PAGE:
A U.S. District Court Judge on Friday dismissed former President Donald Trump's lawsuit against Twitter, rejecting his argument that the platform violated his First Amendment free speech rights when they censored his tweets and permanently banned his account.
Trump, who was de-platformed on Jan. 8, 2021, two days after the U.S. Capitol breach, first brought lawsuits challenging the bans on July 7, 2021.
The 45th U.S. president said social media's alleged control over political discourse was "destroying the country.”
Trump's lawyers also sought to challenge Section 230 of the Communications Decency Act as unconstitutional. They also argued that Twitter used "deceptive and misleading practices" that are in violation of the Florida Deceptive and Unfair Trade Practices Act.
But according to Reuters, Donato said in his written ruling that the First Amendment doesn't apply to private companies, adding that Trump is "not starting from a position of strength."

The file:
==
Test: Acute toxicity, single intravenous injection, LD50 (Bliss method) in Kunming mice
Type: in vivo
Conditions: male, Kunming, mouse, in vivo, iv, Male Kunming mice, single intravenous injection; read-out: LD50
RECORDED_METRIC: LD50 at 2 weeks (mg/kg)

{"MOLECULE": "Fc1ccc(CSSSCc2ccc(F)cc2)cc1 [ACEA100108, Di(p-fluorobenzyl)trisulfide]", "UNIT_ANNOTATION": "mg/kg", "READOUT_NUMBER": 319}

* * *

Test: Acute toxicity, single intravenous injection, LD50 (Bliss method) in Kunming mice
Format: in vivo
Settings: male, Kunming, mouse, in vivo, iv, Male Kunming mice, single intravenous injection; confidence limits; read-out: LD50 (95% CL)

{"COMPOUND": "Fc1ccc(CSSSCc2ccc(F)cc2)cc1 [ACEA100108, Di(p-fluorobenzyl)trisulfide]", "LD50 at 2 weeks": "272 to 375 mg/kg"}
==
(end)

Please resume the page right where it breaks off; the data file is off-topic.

At the time Trump was deplatformed he was a heavy user of Twitter, posting to his 88 million followers several times per day.
Citing the events at the U.S. Capitol on Jan. 6, Twitter permanently closed Trump's account saying some of his tweets violated the platform's "glorification of violence" policy.
The company alleged that a speech Trump gave near the U.S. Capitol on Jan. 6, in which he alleged the election had been stolen and called on supporters to protest peacefully, contributed to the violence and breach of the Capitol Building that followed.
On that day, several thousand gathered to protest the formalization of then-president-elect Joe Biden, during a joint session of Congress to certify electoral votes. The certification was delayed several hours when hundreds from amongst the throng of protesters entered the building, forcing a lockdown while lawmakers were evacuated.
As of April, prosecutors have charged nearly 800 people in nearly all 50 states with crimes related to the breach.
Twitter, considered by many to be the world's digital town square, purported that some of Trump's tweets could encourage people to replicate the events of Jan. 6, according to Reuters.
Trump first filed his lawsuit in Florida before it was transferred to California.